From 2013 onwards, I transitioned to studying the archaeobotany (the study of ancient plants from archaeological contexts) of Baita Semati, a site targeted for archaeological inquiry by the SRSAH team in 2009 after discussions with local residents and concentrated archaeological survey of the immediate area. The SRSAH team has excavated the site since 2011 and the exciting results will be discussed in a future post once the peer-reviewed publication comes out. My archaeobotanical work examines the types of plants present at Baita Semati, where those plants came from (local versus foreign origins), and how they were used. The ancient plants I’m studying have preserved in the form of carbonized macroremains, which include charred seeds and woods. The most popular method of macroremain extraction is called flotation and it involves collecting a soil sample, inundating it with water to the let the charred bits float to the top, and then capturing that material. Once the captured material is dried, archaeobotanists work to identify the seeds and wood charcoal pieces. It should be mentioned that we don’t capture everything. We only catch those plants that were exposed to a burning event promoting preservation. There are other archaeobotanical methods that aim to identify plants using microscopic features such as starches and phytoliths (opal silica bodies or calcium oxalate crystals). Nonetheless, macroremains, if present, are fundamental for archaeobotanical studies. At the moment, I’m working on identifying and quantifying the seeds of Baita Semati.
Photo Credit: I. Dumitru
I often get asked this question a lot. There are a lot of reasons why I continue to work in Ethiopia, but they mainly boil down to the archaeology and the people. The archaeology provides fascinating information regarding subjects like food choices, empire building, inhabiting challenging landscapes, etc. and it even can test established notions surrounding those subjects. The archaeology is also relatively understudied in comparison to other neighboring contemporaneous civilizations (e.g. Egypt), which makes it an exciting frontier. I also really enjoy the people. The SRSAH team is filled with great established and rising scholars from all around the world and the intellectual atmosphere is very stimulating. They’re also fun to hang out with. In addition, part of the SRSAH community is an amazing group of local individuals. The in-country work we do would not be possible if it were not for the enthusiasm and dedication of Ethiopian archaeology students from Aksum University, local and government representatives, and the village of Idaga’ruba, which is adjacent to Baita Semati. Forming strong local connections is vital to archaeological work. If this isn’t there then working becomes nearly impossible and definitely unpleasant. Fortunately, we all get along and find the work important and rewarding. I’m looking forward to many more years of working in Ethiopia and I can promise more posts about it.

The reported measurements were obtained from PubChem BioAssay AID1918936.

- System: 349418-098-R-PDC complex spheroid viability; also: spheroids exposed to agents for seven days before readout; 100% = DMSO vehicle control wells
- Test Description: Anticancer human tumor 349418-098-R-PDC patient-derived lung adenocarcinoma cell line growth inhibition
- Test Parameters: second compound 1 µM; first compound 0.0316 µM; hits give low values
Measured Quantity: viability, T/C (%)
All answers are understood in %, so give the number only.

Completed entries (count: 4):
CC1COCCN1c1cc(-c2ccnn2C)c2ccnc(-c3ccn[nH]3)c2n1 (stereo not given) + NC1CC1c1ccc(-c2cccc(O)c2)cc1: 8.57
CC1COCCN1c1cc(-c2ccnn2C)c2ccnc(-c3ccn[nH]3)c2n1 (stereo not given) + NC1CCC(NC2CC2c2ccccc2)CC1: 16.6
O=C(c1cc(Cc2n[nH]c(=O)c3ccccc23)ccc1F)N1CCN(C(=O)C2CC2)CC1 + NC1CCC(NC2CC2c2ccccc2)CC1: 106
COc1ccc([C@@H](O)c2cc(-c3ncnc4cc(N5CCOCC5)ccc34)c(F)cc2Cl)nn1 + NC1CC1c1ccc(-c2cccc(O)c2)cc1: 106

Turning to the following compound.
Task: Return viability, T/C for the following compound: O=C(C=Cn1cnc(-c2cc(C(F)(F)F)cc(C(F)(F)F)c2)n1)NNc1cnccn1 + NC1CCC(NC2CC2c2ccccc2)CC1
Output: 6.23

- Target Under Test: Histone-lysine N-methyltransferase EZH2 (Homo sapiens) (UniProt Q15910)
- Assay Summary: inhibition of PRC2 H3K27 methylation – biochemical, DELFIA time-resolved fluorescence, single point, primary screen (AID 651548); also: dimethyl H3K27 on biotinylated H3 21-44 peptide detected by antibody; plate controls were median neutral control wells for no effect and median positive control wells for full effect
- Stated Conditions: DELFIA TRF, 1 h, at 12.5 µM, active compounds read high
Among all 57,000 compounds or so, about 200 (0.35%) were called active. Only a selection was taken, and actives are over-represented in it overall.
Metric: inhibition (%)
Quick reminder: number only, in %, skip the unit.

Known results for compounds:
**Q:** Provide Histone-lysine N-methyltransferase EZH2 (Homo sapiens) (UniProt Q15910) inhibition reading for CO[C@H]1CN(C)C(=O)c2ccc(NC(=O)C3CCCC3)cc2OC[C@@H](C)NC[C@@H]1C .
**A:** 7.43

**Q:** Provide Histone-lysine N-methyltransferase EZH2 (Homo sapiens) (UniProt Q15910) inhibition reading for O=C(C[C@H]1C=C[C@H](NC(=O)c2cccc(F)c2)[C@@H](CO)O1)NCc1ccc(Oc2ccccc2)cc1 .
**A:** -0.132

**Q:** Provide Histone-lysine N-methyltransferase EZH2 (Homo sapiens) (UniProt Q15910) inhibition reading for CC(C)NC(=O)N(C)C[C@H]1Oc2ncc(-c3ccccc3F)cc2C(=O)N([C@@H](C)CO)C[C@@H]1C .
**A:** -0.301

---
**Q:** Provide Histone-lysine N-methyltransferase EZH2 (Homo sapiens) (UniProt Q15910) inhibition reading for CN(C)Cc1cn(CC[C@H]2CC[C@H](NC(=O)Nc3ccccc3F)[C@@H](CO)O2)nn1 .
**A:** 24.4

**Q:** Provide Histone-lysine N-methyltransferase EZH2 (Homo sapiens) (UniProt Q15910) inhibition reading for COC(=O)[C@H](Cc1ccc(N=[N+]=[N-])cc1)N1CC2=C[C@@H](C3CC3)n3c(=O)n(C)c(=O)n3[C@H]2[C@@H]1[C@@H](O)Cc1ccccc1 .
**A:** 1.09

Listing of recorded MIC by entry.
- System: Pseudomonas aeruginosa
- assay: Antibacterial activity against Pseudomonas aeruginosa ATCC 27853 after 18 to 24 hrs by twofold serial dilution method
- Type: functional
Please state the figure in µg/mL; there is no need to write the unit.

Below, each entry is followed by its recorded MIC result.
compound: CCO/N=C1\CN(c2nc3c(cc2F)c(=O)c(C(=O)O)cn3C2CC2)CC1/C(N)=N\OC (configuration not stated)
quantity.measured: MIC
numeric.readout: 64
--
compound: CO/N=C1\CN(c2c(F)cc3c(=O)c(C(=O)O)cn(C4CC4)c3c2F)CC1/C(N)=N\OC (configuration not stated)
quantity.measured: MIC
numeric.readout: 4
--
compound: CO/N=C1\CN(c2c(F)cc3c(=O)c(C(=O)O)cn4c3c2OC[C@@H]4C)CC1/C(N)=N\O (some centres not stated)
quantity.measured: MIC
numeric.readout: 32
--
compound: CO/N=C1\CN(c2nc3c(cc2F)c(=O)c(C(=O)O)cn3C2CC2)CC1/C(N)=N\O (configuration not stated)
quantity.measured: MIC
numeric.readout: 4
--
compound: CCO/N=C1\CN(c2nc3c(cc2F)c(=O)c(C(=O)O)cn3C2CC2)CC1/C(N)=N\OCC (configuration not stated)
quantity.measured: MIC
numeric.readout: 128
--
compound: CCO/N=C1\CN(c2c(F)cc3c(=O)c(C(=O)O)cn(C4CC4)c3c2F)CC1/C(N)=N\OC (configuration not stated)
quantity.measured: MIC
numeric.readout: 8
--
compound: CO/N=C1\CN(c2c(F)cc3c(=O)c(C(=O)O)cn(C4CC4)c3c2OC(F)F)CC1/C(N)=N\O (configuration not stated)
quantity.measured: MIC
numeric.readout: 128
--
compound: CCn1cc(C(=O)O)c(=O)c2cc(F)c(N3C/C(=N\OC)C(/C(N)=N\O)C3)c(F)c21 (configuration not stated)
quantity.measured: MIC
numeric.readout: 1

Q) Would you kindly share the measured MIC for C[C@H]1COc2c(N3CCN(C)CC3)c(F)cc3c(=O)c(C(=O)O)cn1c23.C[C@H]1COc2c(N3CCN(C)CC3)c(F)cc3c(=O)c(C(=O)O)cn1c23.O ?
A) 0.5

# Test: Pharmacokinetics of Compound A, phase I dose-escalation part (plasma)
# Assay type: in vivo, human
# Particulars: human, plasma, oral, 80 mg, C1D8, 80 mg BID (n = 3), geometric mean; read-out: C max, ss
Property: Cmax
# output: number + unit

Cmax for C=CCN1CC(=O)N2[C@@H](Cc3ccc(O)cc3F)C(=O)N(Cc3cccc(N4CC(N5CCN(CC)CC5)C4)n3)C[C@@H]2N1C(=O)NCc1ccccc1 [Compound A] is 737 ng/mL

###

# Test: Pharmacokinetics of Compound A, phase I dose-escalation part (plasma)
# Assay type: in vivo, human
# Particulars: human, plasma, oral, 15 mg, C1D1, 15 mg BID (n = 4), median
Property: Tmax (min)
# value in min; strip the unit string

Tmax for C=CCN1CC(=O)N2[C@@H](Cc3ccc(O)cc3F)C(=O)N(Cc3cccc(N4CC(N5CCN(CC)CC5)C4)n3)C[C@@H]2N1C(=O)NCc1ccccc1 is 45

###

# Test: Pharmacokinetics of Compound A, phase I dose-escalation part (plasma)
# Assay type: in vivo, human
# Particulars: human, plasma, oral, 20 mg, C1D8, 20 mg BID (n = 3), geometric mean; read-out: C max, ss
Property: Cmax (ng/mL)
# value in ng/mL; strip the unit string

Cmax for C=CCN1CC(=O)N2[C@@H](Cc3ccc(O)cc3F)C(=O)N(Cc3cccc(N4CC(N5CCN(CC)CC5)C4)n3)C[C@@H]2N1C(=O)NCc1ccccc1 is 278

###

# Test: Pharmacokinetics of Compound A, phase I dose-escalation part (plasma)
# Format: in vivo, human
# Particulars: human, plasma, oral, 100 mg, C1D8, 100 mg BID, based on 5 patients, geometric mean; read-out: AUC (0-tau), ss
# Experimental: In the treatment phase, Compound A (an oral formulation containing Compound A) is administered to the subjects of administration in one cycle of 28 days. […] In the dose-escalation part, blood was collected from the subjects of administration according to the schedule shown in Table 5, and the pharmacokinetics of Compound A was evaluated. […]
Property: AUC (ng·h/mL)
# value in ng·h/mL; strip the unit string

Photo Credit: M. Harrower